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  • Writer's pictureSkye White

Recovering from Disaster — What to anticipate as the pandemic continues

The COVID 19 pandemic has been an event unlike anything we as a society have ever had to endure. This is truly new territory. However, utilizing past disasters and the observed behavioral health outcomes, we can begin to predict what comes next for the mental health of our communities.

Disaster recovery phases

After a disaster, communities typically experience six phases of recovery, according to the Substance Abuse and Mental Health Services Administration. The Phases of Disaster model outlines these stages, and the COVID-19 pandemic is no exception. This model is applicable to disasters ranging from terrorist attacks to natural disasters and also fits for a global pandemic. The phases include the pre-disaster phase, the impact phase, the heroic phase, the honeymoon phase, the disillusionment phase, and the reconstruction phase.

Phase 1, The Pre-Disaster Phase occurs prior to the disaster and may or may not include a warning. Common feelings in this phase are fear and uncertainty.

Phase 2, The Impact Phase is when the disaster occurs. Intense emotional reactions are common in this phase as well as confusion, disbelief, and self-preservation.

Phase 3, The Heroic Phase centers around feelings of altruism. Some community members may engage in risky rescue behavior. Often risk assessment is impaired in this phase.

Phase 4, The Honeymoon Phase is characterized by a sense of optimism and community building with the hope that things will return to normal quickly.

Phase 5, The Disillusionment Phase occurs when limitations to disaster assistance become evident and is characterized by discouragement and stress and often accompanied by higher rates of substance use.

Phase 6, The Reconstruction Phase marks the ability of communities to adjust to a new status quo.

Washingtonians have reached disillusionment

The Washington State Department of Health released an analysis of expected behavioral health outcomes and can be read here. The report suggests that as of July 2020, Washington state has moved from the Honeymoon Phase to the Disillusionment Phase of disaster recovery. We no longer anticipate that things will go back back to normal any day now, and the reality is setting in that we may need to hunker down with this pandemic for longer than we originally thought. During this transition, behavioral health outcomes typically worsen as community members realize a discrepancy between available and needed assistance.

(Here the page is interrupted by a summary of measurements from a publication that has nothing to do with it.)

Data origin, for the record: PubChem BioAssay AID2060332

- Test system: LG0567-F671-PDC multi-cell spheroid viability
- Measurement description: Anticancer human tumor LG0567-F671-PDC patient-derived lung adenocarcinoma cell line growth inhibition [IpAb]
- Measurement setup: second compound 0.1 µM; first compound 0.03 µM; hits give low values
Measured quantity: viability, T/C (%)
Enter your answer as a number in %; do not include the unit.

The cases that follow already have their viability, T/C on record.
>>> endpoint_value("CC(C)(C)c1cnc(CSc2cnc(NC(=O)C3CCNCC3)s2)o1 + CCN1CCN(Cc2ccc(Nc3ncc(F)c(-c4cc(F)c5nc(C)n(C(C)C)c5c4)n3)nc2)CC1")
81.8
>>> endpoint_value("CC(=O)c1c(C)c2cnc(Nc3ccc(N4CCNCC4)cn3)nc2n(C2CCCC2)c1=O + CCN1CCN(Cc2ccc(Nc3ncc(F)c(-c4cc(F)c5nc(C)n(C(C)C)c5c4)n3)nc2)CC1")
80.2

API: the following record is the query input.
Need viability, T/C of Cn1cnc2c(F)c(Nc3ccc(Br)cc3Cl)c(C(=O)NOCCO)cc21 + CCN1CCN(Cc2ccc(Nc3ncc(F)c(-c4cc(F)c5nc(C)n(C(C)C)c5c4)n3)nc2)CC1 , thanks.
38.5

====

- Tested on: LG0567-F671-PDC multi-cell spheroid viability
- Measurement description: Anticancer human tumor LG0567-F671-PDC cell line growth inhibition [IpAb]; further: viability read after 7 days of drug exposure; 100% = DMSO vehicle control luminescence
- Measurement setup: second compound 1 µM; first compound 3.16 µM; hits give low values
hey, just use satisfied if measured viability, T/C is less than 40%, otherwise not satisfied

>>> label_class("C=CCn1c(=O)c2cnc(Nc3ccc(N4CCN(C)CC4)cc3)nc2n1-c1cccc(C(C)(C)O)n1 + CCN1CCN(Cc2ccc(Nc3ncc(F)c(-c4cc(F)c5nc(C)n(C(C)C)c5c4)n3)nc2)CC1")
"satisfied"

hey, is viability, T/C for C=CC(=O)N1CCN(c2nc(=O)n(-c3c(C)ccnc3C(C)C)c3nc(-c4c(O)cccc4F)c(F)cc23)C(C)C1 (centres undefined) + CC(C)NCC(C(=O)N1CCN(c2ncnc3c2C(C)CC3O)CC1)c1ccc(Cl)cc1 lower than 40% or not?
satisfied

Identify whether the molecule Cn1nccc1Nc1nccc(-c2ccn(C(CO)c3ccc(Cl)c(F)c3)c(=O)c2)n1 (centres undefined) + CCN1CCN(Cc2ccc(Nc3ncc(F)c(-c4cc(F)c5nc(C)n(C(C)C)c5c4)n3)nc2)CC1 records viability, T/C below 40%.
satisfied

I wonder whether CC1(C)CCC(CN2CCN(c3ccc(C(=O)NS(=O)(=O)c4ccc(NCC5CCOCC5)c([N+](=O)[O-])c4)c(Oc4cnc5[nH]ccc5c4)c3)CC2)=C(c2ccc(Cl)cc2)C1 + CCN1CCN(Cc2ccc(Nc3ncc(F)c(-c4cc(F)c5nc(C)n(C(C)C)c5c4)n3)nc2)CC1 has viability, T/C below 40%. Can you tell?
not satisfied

What happens when we feel disillusioned?

As we continue to navigate through the Disillusionment Phase of the COVID 19 pandemic, Washington State Department of Health anticipates an overall increase in negative behavioral health outcomes such as substance use, domestic violence, general violence and aggression, depression, isolation, and suicide attempts. Most of these outcomes will be an exacerbation of pre-existing issues. These outcomes will also likely disproportionately affect communities of color.

Although these forecasts seem bleak, being aware of the patterns can act as a protective factor, allowing us to prepare and focus on our resiliency as individuals and a community.

Building resilience

Resilience is essential when dealing with issues that are out of our control. Although resilience can look a little different for everyone, some basic tenets are:

  • Maintaining a connection to friends, family, and your community

  • Drawing on personal experiences of hardship in the past and applying coping skills to the present

  • Making peace with what you can and cannot control and working to change what you can for the better

  • Working towards accepting the present and managing your expectations about the future

  • Listening to your needs and taking care of yourself by maintaining a self-care routine or by seeking out social supports or mental health care when needed

  • Holding on to hope, even if the normal you knew won’t come back the same way, or any time soon. Communities get through disasters one way or another — we will overcome, as humans always do.

Seeking support

There is no shame in seeking support, particularly as we continue to navigate a pandemic. Many therapists are offering video sessions during this time. Telehealth is a safe, effective way to access mental health support and is covered by most insurance companies. Don’t hesitate to reach out to us at Catalyst Counseling to schedule an appointment.

It’s important to take care of ourselves and one another in this difficult time. Knowing about the disaster model can help us prepare to take care of ourselves and our loved ones.

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